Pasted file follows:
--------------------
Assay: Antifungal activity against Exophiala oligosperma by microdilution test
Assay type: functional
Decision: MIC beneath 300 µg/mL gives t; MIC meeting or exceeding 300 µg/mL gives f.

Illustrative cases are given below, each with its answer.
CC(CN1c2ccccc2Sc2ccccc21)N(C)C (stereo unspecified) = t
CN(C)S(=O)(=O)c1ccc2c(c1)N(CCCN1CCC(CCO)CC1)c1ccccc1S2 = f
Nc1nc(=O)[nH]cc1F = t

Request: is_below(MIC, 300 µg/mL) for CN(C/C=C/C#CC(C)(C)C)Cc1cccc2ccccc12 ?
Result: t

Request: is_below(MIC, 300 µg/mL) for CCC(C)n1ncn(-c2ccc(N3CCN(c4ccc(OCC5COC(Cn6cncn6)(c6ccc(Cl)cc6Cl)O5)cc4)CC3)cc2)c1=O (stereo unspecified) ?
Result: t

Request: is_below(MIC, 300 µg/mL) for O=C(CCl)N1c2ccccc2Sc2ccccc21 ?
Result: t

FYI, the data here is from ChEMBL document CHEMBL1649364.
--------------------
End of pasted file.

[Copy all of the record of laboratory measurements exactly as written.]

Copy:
Assay: Antifungal activity against Exophiala oligosperma by microdilution test
Assay type: functional
Decision: MIC beneath 300 µg/mL gives t; MIC meeting or exceeding 300 µg/mL gives f.

Illustrative cases are given below, each with its answer.
CC(CN1c2ccccc2Sc2ccccc21)N(C)C (stereo unspecified) = t
CN(C)S(=O)(=O)c1ccc2c(c1)N(CCCN1CCC(CCO)CC1)c1ccccc1S2 = f
Nc1nc(=O)[nH]cc1F = t

Request: is_below(MIC, 300 µg/mL) for CN(C/C=C/C#CC(C)(C)C)Cc1cccc2ccccc12 ?
Result: t

Request: is_below(MIC, 300 µg/mL) for CCC(C)n1ncn(-c2ccc(N3CCN(c4ccc(OCC5COC(Cn6cncn6)(c6ccc(Cl)cc6Cl)O5)cc4)CC3)cc2)c1=O (stereo unspecified) ?
Result: t

Request: is_below(MIC, 300 µg/mL) for O=C(CCl)N1c2ccccc2Sc2ccccc21 ?
Result: t

FYI, the data here is from ChEMBL document CHEMBL1649364.